How marble-effect decors have influenced kitchen worktops, using any material and at all price points
Whether a classic farmhouse kitchen or cutting-edge contemporary design, marble-effect worktops play a main role in the aesthetics of an up-to-date kitchen.
Marketing manager of Cosentino Laura Davie explains why: “Marble-effect surfaces deliver a premium feel, with both subtle and bolder vein styles to suit both minimalist and more extravagant interior designs.”
Synonymous with luxurious interior aesthetics, reflecting the trend for bringing the outdoors inside, yet more practical than natural stone, marble-inspired surfaces have also broadened the design possibilities.
With the decors available across porcelain, quartz and laminate, it has also extended the reach of the look to sit within a greater variety of budgets.
Led by the movement towards open plan spaces and monolithic kitchen islands, large scale surfacing enables designers to show the intricacies or bold nature of veining in worktops.
Head of sales at RAK Ceramics Ben Bryden says: “The move to open-plan living has brought with it a sense of courageous among consumers who are more willing to embrace pattern and opt for something different.”
And managing director of CRL stone Simon Boocock agrees: “Strong patterning and an emphasis on detail help make a striking impression and add instant bursts of personality, while overall keeping to a neutral theme.
“This is why we are seeing marble-inspired surfaces being used across wide areas, from islands to entire walls in many cases.”
Combined with modern technologies, marble effect surfaced has further enabled focal design features such as waterfall islands or book matched wraparound islands.
Ben Bryden of RAK Ceramics comments: “Many of our marble-inspired surfaces at RAK Ceramics are available as Mega Slabs, allowing for greater consistency when used over large areas, with less need for grout lines and a seamless finish.
“Because these are often difficult for retailers to take stock of due to their sheer size, delivery can be arranged direct to site or end customer, helping with the logistics too.”
Variety of stone
Just like the real stone, there isn’t one marble effect but a multitude of patterns with delicate or bold veining.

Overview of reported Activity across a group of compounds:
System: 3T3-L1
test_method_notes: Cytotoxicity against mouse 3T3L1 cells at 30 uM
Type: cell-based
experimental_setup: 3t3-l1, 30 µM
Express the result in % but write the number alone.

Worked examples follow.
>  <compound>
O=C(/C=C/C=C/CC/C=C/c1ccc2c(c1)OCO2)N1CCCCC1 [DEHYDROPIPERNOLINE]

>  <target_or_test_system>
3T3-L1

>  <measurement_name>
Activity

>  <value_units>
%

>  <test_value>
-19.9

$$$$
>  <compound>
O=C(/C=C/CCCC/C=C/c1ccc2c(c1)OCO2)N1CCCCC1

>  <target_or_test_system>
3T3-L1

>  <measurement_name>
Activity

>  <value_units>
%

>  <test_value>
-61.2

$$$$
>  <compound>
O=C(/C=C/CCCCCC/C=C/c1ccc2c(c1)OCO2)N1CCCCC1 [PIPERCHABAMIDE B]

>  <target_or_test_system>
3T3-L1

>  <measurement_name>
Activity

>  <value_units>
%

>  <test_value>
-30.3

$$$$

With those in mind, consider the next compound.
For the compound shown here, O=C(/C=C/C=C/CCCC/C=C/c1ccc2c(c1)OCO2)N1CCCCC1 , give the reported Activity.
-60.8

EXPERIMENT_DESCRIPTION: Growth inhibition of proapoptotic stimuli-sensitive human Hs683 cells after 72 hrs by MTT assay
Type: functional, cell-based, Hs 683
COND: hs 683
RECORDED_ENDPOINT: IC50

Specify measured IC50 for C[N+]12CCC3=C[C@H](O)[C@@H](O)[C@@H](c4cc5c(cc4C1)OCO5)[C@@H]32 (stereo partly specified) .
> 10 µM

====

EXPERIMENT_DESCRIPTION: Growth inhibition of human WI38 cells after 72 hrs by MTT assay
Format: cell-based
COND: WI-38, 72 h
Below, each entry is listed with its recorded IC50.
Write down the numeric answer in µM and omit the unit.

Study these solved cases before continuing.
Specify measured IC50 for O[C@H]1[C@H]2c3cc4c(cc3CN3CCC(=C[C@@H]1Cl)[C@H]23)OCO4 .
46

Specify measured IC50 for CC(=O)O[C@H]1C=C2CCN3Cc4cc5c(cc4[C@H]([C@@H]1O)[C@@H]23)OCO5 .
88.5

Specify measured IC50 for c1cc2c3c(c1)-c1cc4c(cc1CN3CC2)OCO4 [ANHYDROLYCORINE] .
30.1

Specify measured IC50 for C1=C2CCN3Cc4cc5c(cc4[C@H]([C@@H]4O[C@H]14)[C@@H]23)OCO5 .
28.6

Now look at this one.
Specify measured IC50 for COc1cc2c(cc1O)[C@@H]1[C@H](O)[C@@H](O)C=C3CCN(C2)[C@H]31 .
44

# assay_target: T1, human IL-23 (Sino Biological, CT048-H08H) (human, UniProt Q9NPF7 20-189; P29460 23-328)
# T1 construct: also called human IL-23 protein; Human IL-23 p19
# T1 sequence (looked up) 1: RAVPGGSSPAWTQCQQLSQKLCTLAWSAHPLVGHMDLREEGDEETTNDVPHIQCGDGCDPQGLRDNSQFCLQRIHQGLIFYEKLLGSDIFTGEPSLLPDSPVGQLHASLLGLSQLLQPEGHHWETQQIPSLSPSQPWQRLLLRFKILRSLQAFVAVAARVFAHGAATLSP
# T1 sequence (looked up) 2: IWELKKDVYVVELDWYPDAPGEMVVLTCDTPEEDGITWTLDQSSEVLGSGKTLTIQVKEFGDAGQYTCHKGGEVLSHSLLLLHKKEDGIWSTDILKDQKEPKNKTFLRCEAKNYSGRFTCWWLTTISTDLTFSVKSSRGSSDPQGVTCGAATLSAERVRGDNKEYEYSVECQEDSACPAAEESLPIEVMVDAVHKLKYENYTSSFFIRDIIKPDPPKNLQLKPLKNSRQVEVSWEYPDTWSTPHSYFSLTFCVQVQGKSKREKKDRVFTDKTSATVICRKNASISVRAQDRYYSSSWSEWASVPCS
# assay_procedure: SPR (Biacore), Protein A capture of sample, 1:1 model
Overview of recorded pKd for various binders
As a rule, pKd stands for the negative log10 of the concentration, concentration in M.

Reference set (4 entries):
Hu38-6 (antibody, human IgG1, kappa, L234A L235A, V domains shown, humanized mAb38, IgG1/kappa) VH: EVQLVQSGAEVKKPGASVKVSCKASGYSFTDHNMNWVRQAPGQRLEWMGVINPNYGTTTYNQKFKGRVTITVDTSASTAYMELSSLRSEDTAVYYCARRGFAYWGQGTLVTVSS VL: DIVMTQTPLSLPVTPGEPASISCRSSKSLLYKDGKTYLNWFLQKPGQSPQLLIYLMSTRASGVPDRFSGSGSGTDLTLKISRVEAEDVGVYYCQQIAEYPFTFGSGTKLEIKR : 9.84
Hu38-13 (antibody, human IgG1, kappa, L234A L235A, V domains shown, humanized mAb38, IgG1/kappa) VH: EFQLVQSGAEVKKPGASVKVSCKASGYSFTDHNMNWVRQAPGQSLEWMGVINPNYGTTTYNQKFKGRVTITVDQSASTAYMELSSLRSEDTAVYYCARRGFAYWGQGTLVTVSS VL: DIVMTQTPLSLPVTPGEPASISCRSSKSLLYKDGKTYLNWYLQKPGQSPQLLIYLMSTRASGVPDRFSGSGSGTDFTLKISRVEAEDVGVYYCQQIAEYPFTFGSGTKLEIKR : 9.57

While white seems to be the favoured neutral backdrop, it is combined with seamed patterns in various hues of grey, blue, brown, black or even gold.
Silestone by Cosentino recently introduced its Ethereal Collection, which features four marble effect patterns with deep, fine veining.
Caesarstone also recently introduced the Whitelight Collection, an extension of its Supernatural Collection, which offer lighter tones and a natural aesthetic.
Vice president of marketing at Caesarstone Jonathan Stanley explains: “The collection showcases the individuality and complexity of natural stone and the variety of ways in which diverse marble motifs have been interpreted to meet this highly desirable aesthetic; a style that communicates luxury, comfort and cleanliness along with a timely connection to our external environment.”
In fact, marketing manager of Kongistone Joanne Bull points out nearly a quarter of quartz decors in her company’s range are marble inspired: “There are seven white ‘marble’ finishes that sit in the Kongistone range; approximately 23% of our selection of colours.”
Back to black
With such an emphasis on the white marble decors, and supported by a move towards richer, darker tones to create luxe kitchens, there could be a pendulum swing towards interiors featuring darker veined stone. Could we see a return to black granite worktops?
At Poggenpohl’s trade show in 2021, themed as “Spotting new dimensions”, it showcased unusual materials which included the black tones of Nero Portoro and red Rosso Lepanto marble.
The premium kitchen furniture manufacturer brand also introduced terrazzo surfacing. All of which could challenge the dominance of the white marble-effect finishes.
Classic and timeless
However, the one word frequently associated with marble is ‘timeless’ and so, arguably, whatever the colour, the demand for marble effects will remain unaffected by interior fashion trends.
Commercial director of Brandt Design Julila Steadman comments: “In my experience, marble is a timeless and versatile choice for projects at all price points in the contract and residential sector, given its rich heritage and design status in the design world.”
And so long may the effortless beauty of marble continue to influence kitchen interiors, allowing designers to cater for consumers with a wide variety of budgets, by creating a kitchen aesthetic in the same vein to the authentic stone.